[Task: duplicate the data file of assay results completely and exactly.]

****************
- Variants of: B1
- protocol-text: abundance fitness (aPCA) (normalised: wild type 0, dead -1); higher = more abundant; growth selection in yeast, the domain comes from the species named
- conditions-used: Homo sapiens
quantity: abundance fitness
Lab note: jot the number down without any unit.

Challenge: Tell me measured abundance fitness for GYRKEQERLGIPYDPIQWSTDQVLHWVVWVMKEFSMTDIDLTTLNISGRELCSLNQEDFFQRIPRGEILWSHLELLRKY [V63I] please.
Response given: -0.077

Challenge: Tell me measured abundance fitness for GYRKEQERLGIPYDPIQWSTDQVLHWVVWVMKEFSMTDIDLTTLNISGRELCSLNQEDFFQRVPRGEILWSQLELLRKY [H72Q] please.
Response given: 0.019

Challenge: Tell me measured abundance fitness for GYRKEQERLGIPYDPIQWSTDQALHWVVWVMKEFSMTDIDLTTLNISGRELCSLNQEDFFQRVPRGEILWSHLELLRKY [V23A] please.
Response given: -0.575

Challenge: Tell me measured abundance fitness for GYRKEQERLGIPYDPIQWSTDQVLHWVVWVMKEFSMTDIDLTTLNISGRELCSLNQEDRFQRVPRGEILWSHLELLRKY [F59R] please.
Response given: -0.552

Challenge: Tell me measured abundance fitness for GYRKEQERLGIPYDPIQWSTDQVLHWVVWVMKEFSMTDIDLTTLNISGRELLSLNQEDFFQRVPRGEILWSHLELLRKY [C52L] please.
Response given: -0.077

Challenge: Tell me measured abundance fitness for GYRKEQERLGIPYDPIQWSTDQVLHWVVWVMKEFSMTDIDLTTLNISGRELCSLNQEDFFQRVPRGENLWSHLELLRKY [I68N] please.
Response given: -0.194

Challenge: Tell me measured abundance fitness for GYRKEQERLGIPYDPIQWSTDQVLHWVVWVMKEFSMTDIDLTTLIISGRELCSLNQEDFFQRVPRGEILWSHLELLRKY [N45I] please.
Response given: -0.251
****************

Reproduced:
- Variants of: B1
- protocol-text: abundance fitness (aPCA) (normalised: wild type 0, dead -1); higher = more abundant; growth selection in yeast, the domain comes from the species named
- conditions-used: Homo sapiens
quantity: abundance fitness
Lab note: jot the number down without any unit.

Challenge: Tell me measured abundance fitness for GYRKEQERLGIPYDPIQWSTDQVLHWVVWVMKEFSMTDIDLTTLNISGRELCSLNQEDFFQRIPRGEILWSHLELLRKY [V63I] please.
Response given: -0.077

Challenge: Tell me measured abundance fitness for GYRKEQERLGIPYDPIQWSTDQVLHWVVWVMKEFSMTDIDLTTLNISGRELCSLNQEDFFQRVPRGEILWSQLELLRKY [H72Q] please.
Response given: 0.019

Challenge: Tell me measured abundance fitness for GYRKEQERLGIPYDPIQWSTDQALHWVVWVMKEFSMTDIDLTTLNISGRELCSLNQEDFFQRVPRGEILWSHLELLRKY [V23A] please.
Response given: -0.575

Challenge: Tell me measured abundance fitness for GYRKEQERLGIPYDPIQWSTDQVLHWVVWVMKEFSMTDIDLTTLNISGRELCSLNQEDRFQRVPRGEILWSHLELLRKY [F59R] please.
Response given: -0.552

Challenge: Tell me measured abundance fitness for GYRKEQERLGIPYDPIQWSTDQVLHWVVWVMKEFSMTDIDLTTLNISGRELLSLNQEDFFQRVPRGEILWSHLELLRKY [C52L] please.
Response given: -0.077

Challenge: Tell me measured abundance fitness for GYRKEQERLGIPYDPIQWSTDQVLHWVVWVMKEFSMTDIDLTTLNISGRELCSLNQEDFFQRVPRGENLWSHLELLRKY [I68N] please.
Response given: -0.194

Challenge: Tell me measured abundance fitness for GYRKEQERLGIPYDPIQWSTDQVLHWVVWVMKEFSMTDIDLTTLIISGRELCSLNQEDFFQRVPRGEILWSHLELLRKY [N45I] please.
Response given: -0.251